The history of the 'Palace' is somewhat more grim.  Up until 1990, it was a customs clearance house used by the GDR dictatorship so process those leaving the East for West Berlin. It was a place of obsessive surveillance of East Germans who wanted to cross the Berlin Wall.  People from the East were not only separated by a wall from their families and loved ones in the West, they were subjected to endless bureaucracy and intimidation by the captors who were their dictatorship government.

The current museum houses personal effects, audio and memories of those who lived under the regime until November 9 1989 when the border was opened at Friedrichstrasse Station.  Reunification happened very quickly from them.  I left the Palace of Tears with hope and joy at the power of people to join together and lift each other up and through oppression into freedom and unity.



I overheard a young local telling his out of town friends that 'The Berlin Tower was the one thing the GDR got right'.  Built in 1969, the tower was to be a symbol of the power of communism as well as of Berlin.  These days, it remains an iconic symbol of the city.  The tower was originally 365m tall but with the new antenna being installed in 1997, it grew a few metres to become 368m tall and is still the tallest building in Berlin.  There's a fancy restaurant now in the globe and you can book a time to visit, have a meal and take some stunning panoramic views of the city beneath you.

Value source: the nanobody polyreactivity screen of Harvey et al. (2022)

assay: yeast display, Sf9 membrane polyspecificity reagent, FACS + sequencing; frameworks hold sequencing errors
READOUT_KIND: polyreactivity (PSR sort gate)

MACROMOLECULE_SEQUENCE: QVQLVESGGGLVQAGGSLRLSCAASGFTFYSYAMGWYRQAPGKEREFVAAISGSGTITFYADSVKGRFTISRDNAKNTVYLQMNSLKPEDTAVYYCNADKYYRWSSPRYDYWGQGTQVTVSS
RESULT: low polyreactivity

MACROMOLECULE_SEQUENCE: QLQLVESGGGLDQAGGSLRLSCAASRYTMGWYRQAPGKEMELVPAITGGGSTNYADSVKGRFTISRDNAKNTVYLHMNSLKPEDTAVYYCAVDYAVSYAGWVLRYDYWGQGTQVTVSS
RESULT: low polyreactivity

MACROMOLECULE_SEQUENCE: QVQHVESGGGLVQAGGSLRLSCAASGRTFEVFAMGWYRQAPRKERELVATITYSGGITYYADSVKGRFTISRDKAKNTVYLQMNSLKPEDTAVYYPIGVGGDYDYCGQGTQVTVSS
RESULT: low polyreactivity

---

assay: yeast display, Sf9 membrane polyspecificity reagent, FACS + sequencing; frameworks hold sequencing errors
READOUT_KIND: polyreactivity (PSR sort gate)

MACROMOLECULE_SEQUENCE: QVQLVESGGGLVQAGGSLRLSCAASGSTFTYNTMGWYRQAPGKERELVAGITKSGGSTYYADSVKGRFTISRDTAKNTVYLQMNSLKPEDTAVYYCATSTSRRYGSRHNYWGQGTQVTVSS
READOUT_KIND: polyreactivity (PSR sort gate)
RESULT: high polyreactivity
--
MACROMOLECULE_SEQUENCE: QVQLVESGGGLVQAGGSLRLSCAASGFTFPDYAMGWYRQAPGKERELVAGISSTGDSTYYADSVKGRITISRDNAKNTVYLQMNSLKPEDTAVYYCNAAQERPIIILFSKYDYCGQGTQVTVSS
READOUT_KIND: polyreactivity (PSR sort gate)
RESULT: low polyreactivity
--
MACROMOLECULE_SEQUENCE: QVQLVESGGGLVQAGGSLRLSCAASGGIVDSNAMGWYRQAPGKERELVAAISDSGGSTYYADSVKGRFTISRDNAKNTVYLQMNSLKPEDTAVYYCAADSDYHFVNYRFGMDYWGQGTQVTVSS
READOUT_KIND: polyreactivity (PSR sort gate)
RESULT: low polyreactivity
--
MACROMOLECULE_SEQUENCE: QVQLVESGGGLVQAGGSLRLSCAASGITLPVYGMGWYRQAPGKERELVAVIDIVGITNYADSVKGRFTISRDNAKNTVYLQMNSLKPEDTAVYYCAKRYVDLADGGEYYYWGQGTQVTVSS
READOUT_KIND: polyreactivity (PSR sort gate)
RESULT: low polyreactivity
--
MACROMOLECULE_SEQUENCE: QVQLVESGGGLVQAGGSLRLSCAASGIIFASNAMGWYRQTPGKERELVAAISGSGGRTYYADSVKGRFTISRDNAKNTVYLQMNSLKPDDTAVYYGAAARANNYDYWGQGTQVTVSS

The Neptune Fountain sits just in front of the tower.  Originally built in 1891, the four women who surround Neptune are symbolic of the four main rivers of Prussia at the time the fountain was constructed.  The fountain was moved to its current location from Schlossplatz in 1951 when the Berlin City Palace was demolished.